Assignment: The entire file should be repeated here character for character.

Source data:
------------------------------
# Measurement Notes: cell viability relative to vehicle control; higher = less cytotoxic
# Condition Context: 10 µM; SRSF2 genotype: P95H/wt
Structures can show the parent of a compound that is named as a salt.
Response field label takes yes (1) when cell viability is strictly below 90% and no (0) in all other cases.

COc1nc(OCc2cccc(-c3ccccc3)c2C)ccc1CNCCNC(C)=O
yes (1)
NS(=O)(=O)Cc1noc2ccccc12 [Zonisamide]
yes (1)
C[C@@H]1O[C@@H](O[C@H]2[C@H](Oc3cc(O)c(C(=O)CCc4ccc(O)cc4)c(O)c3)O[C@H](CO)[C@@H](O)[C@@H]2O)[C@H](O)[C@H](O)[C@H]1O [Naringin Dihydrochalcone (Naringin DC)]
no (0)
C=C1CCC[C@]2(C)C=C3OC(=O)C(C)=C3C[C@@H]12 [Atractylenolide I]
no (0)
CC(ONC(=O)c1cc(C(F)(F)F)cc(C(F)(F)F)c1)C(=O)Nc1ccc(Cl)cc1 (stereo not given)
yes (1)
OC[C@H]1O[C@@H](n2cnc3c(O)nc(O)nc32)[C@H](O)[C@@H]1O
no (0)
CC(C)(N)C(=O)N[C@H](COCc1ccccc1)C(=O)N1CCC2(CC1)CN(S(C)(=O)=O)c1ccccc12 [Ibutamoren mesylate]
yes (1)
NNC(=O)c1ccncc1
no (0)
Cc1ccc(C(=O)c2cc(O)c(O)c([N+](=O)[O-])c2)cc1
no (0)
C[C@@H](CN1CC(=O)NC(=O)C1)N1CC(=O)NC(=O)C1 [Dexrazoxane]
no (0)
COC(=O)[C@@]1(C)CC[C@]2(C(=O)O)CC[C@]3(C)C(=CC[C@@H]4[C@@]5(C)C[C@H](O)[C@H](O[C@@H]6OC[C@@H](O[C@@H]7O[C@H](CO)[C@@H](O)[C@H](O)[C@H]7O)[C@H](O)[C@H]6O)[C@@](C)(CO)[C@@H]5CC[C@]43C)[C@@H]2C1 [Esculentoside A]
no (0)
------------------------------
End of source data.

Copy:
# Measurement Notes: cell viability relative to vehicle control; higher = less cytotoxic
# Condition Context: 10 µM; SRSF2 genotype: P95H/wt
Structures can show the parent of a compound that is named as a salt.
Response field label takes yes (1) when cell viability is strictly below 90% and no (0) in all other cases.

COc1nc(OCc2cccc(-c3ccccc3)c2C)ccc1CNCCNC(C)=O
yes (1)
NS(=O)(=O)Cc1noc2ccccc12 [Zonisamide]
yes (1)
C[C@@H]1O[C@@H](O[C@H]2[C@H](Oc3cc(O)c(C(=O)CCc4ccc(O)cc4)c(O)c3)O[C@H](CO)[C@@H](O)[C@@H]2O)[C@H](O)[C@H](O)[C@H]1O [Naringin Dihydrochalcone (Naringin DC)]
no (0)
C=C1CCC[C@]2(C)C=C3OC(=O)C(C)=C3C[C@@H]12 [Atractylenolide I]
no (0)
CC(ONC(=O)c1cc(C(F)(F)F)cc(C(F)(F)F)c1)C(=O)Nc1ccc(Cl)cc1 (stereo not given)
yes (1)
OC[C@H]1O[C@@H](n2cnc3c(O)nc(O)nc32)[C@H](O)[C@@H]1O
no (0)
CC(C)(N)C(=O)N[C@H](COCc1ccccc1)C(=O)N1CCC2(CC1)CN(S(C)(=O)=O)c1ccccc12 [Ibutamoren mesylate]
yes (1)
NNC(=O)c1ccncc1
no (0)
Cc1ccc(C(=O)c2cc(O)c(O)c([N+](=O)[O-])c2)cc1
no (0)
C[C@@H](CN1CC(=O)NC(=O)C1)N1CC(=O)NC(=O)C1 [Dexrazoxane]
no (0)
COC(=O)[C@@]1(C)CC[C@]2(C(=O)O)CC[C@]3(C)C(=CC[C@@H]4[C@@]5(C)C[C@H](O)[C@H](O[C@@H]6OC[C@@H](O[C@@H]7O[C@H](CO)[C@@H](O)[C@H](O)[C@H]7O)[C@H](O)[C@H]6O)[C@@](C)(CO)[C@@H]5CC[C@]43C)[C@@H]2C1 [Esculentoside A]
no (0)